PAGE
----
Treasury reinforces main priorities of new Heat and Buildings Strategy, with industry bodies critical at a lack of fresh support to cover the costs of retrofitting homes to support cleaner heat

The 2021 Autumn Budget and Spending Review has reiterated government plans to support an expansion of heat networks and heat pumps over the coming decade and beyond.  However, there was some criticism from a range of building engineering groups over a lack of fresh funding or a recognition of a need to replace the now defunct Green Homes Grant to fund energy efficiency improvements in buildings.

The majority of commitments set out by Chancellor Rishi Sunak in the Budget that will directly impact heat were already detailed in the delayed Heat and Buildings Strategy published last week.

This includes the previously stated £3.9bn commitment to building decarbonisation that is claimed by the Treasury to be made up fully of new funding. The money will be focused on drastically reducing carbon emissions from building stock across the UK over a three year period.

The £3.9bn will be put towards the Social Housing Decarbonisation Fund, the Home Upgrade Grant scheme, the Boiler Upgrade Scheme and the Heat Networks Transformation Programme. A public Sector Decarbonisation Scheme is also being introduced by the government.

Heat electrification is set to be a major beneficiary of current funding plans, notably with the recent announcement of £5,000 grants to aid 30,000 homes to install heat pumps.

The Autumn Budget stated, “The government is investing £450 million to grow the heat pump market in England and Wales as part of the ambition to work with industry to reduce the costs of heat pumps by 25-50 per cent by 2025. The Budget and Spending Review continues support for heat networks in England with £338 million to encourage private investment. These measures will help meet the government’s target of installing 600,000 heat pumps per annum by 2028.”

However, a range of trade associations and oversight bodies in parliament have questioned the scale of spending plans in the heat strategy, now confirmed in the Budget, to ensure lower carbon heating systems are installed at a sufficient scale in the UK.

Business rates and energy cost reforms

There was some mention in the Budget of the planned introduction of 100 per cent business rate exemptions between 2023 and 2035 for heat networks that can help support the decarbonisation of non-domestic buildings.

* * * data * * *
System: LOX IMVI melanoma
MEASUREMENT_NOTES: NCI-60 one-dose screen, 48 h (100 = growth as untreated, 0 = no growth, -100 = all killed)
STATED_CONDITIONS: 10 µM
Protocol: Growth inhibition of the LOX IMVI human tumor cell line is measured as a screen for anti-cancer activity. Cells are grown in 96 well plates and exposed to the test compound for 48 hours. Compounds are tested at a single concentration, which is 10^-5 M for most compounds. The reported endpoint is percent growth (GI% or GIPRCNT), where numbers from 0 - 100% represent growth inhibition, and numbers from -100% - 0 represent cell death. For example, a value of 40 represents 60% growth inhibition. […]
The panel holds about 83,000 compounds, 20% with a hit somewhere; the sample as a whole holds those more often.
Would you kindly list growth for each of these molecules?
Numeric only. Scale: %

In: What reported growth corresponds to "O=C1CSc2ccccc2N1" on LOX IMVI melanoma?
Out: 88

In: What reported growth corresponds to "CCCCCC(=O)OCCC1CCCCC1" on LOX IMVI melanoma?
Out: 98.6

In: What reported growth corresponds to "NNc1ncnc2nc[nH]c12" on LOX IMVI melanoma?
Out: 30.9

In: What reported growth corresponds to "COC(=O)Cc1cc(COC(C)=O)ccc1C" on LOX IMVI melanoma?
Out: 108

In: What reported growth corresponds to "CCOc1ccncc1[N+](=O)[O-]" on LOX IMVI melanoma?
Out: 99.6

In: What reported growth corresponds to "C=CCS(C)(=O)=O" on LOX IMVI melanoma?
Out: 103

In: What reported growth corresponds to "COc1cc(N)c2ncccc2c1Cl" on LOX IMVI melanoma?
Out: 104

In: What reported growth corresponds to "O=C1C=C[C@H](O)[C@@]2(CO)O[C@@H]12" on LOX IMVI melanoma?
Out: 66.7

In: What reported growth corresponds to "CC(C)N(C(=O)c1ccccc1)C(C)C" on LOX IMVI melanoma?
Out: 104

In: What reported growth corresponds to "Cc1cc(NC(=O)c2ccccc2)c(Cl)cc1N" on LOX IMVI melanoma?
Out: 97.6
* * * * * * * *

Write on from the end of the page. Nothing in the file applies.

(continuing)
Yet no further details were given in the Budget about a possible timeline or plan to reduce current electricity prices that are seen by some in the heat pump and heating sector as a vital step to improve consumer interest in these systems.

The Government’s Net Zero Strategy, also published last week, suggested that the shifting or rebalancing of energy levies could be introduced as a means to cut the costs of renewable electricity and build demand for electric vehicles and heat pumps.

A Fairness and Affordability Call for Evidence to gain feedback on how best to cut electricity costs in comparison to natural gas prices is scheduled to be launched shortly, with a decision on reforming levies expected in 2022.

However, the Budget did not set out any plans for curbing the price of electricity costs over the next decade.

Insulation challenge

The building and construction sector have responded to the Budget by expressing disappointment at a failure to set out clearer plans and financing to retrofit the existing UK housing and building stock to better support low carbon heat.

Julie Hirigoyen, chief executive of the UK Green Building Council (UKGBC), said that the lack of a specific plan to drive a national retrofit focus was egregious, particularly with Glasgow set to host the COP26 International Climate Change Conference later this month.

She said, “Whilst we welcome changes to business rates to incentivize investment in renewable technologies, new research and development funding, and grants for local authorities, there were no big announcements to fill the clear gap that has emerged around decarbonising existing buildings.”

Ms Hirigoyen said she had hoped to see the Chancellor address some of the policy shortfalls identified by the UKGBC in both the net zero and heat and buildings strategies last week,

She added, “By supporting the industry’s plan for a national programme to retrofit our homes, the government could have delivered substantial progress towards net zero and unlocked a new wave of green jobs to help level up the country.”

“Instead, attention to net zero was tokenistic, repeating old announcements alongside incongruous headlines around carbon-intensive investment in roads, cutting air passenger duty and fuel-duty freezes.”

The Federation of Master Builders (FMB) meanwhile said it welcomed commitments made in the Budget to address issues around industry skills, business rates and a £24bn homebuilding plan, as well as £5bn commitments to remove unsafe cladding.  However, the FMB was also critical of the limited focus on making homes more energy efficient for purposes such as reducing heat demand and costs.

FMB chief executive Brian Berry cited the global scale of the upcoming COP26 as a missed opportunity for the UK to play up widescale green commitments in building policy.

Mr Berry said, “With nothing on retrofit for owner occupiers in last week’s Heat and Buildings Strategy, I’m struggling to see how the country will reach its legally binding net zero targets by 2050 if it doesn’t fix the UK’s 29 million leaky homes.”


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